Social Lite

Your crew is safe here.
Image: Christa Wittmier

I really like TheSafehouse. I like it so much that I almost don’t want to talk about it. It’s not very big, and I love that there’s always parking up that ramp. What I like most about it is the location. It’s right between anywhere I would ever need to go on any given night. They open early enough to be the drink destination spot while I’m waiting for everyone else to come out at their standard weekend time of 11:30pm. And they’re open throughout the week, too, so I know I’ll always have a pau hana option. As at The Manifest, you don’t really need to be with anyone when you go there because you can just talk-story with the bartenders. The interior reminds me of Apartment3 a little (RIP), but they have taken on their own identity as the safe little house by the big, crazy ruckus concert venue. I’ve been in there after a show when it seemed the world descended onto the little lounge, bombarding the bartenders for shots. And I’ve been the first one in there on a random weeknight for a finely crafted cocktail. I was the first one there the night they introduced food, and got to chat up Chef Abe Jazmin who rents their kitchen. With experience ranging from the Kahala Mandarin to his own Tiki food truck, he has specific ideas of what food should be like in a bar with two giant chandeliers.

Even though Safehouse has been open for a month or two by now, it seemed a lot of people I know hadn’t had a chance to check it out. Last Wednesday changed that, as DJs Compose and Anit, and bartender superstar Maria Burke launched their new weekly event, The Crush. With Chinatown taking as long as midnight to pick up on most Wednesdays, it’s nice to have an earlier option for non-service industry people (a.k.a. me) to go. I didn’t expect so many others to arrive early, but they did. If this becomes a new Wednesday trend, that’s fine with me.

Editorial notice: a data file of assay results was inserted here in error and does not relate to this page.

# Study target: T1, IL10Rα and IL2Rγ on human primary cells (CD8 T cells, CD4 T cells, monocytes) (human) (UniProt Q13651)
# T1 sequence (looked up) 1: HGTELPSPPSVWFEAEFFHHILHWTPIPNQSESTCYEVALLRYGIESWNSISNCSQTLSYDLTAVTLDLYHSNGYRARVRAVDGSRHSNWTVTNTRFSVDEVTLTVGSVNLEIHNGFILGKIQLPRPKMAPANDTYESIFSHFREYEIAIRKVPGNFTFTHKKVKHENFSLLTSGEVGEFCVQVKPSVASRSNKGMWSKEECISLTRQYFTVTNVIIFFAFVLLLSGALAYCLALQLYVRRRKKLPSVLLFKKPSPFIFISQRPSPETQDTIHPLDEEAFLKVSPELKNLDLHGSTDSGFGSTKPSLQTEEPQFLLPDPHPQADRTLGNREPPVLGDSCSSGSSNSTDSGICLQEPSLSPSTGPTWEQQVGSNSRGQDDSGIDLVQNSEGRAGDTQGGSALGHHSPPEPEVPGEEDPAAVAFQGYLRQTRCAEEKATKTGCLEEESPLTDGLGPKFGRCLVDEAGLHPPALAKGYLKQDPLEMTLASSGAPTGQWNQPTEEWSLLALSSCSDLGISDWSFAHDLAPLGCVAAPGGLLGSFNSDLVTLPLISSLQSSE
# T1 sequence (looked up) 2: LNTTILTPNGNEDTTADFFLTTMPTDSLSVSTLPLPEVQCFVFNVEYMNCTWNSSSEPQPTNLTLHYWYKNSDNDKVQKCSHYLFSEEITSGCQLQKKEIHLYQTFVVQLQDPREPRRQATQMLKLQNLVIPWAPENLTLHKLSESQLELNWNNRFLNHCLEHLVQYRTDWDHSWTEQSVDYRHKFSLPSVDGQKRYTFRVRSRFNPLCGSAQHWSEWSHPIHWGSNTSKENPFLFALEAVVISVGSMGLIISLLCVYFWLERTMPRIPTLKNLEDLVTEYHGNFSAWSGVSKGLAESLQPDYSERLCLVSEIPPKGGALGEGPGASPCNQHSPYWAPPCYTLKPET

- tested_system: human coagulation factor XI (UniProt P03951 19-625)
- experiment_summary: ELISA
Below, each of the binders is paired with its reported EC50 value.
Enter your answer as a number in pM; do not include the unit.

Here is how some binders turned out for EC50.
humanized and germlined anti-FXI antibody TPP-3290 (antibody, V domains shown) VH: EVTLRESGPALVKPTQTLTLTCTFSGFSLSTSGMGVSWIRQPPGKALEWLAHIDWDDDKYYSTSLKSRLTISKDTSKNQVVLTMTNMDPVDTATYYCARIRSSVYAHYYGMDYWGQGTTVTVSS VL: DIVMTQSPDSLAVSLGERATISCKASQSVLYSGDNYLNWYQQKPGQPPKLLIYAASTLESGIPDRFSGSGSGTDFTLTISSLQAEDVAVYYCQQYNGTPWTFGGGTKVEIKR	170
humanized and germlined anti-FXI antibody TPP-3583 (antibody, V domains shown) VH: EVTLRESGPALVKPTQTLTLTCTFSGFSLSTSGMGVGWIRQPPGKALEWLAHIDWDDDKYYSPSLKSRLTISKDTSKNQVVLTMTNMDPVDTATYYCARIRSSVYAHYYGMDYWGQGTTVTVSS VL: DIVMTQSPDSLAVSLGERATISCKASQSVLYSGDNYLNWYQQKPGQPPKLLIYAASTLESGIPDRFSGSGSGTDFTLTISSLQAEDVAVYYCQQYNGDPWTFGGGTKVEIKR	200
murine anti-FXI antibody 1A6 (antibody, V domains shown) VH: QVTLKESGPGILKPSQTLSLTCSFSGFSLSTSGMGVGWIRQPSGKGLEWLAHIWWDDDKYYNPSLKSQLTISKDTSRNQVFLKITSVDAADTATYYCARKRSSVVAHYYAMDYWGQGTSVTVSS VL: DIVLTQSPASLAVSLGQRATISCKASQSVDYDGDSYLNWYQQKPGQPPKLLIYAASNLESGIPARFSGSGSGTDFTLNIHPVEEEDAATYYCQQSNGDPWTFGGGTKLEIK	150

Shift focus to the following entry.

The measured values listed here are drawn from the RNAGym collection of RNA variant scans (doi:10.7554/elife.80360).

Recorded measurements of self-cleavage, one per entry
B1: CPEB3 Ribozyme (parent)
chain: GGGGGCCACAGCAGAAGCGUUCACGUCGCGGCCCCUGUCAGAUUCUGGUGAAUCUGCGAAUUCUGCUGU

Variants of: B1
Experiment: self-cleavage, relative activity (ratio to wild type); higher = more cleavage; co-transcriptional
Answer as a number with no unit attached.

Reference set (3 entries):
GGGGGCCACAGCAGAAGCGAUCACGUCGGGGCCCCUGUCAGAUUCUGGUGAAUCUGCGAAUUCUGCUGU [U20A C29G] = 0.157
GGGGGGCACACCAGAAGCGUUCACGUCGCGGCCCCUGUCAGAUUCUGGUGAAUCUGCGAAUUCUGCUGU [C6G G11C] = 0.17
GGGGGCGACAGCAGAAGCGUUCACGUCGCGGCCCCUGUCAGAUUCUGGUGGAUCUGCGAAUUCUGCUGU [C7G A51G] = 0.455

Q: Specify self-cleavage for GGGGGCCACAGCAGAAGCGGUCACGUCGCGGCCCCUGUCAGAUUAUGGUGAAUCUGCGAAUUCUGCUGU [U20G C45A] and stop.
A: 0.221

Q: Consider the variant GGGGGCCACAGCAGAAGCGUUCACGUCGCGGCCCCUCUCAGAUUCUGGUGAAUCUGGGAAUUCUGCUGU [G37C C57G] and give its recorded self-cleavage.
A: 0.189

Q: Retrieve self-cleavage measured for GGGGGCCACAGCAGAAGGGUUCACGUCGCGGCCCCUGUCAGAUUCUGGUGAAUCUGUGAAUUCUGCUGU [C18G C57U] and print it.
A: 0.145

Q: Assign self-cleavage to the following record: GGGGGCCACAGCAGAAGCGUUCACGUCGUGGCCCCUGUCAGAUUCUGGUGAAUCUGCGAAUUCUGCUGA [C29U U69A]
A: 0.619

Safehouse is also starting a Saturday weekly called Treatment with a mod squad of creatives behind the tables that should be a nice alternative to whatever else is going on. With DJs like Grady Gillan (from the Aloha Friday zine and website), Davey Shindig (from 808mixtapes) and artist Marika Emi, I don’t think anyone will be hearing Rihanna unless it’s a Plastic Plates remix.

“I hate the word eclectic when describing music, but that’s the vibe we’re going for,” Gillan told me after a Facebook posting in which he wrote, “I promise you’ll hear your favorite song.” There are a lot of people out there (myself included) that enjoy a wider variety of music when they’re out–from Stevie Wonder to Daft Punk to Talking Heads to anything CLASSIXX. It’s definitely not for the masses, but it’s not like the little lounge can hold them all, anyway.

The party being free will help. I’m going to be real curious to see how crowds receive the Treatment after listening to the bands next door. I’ll definitely be there.

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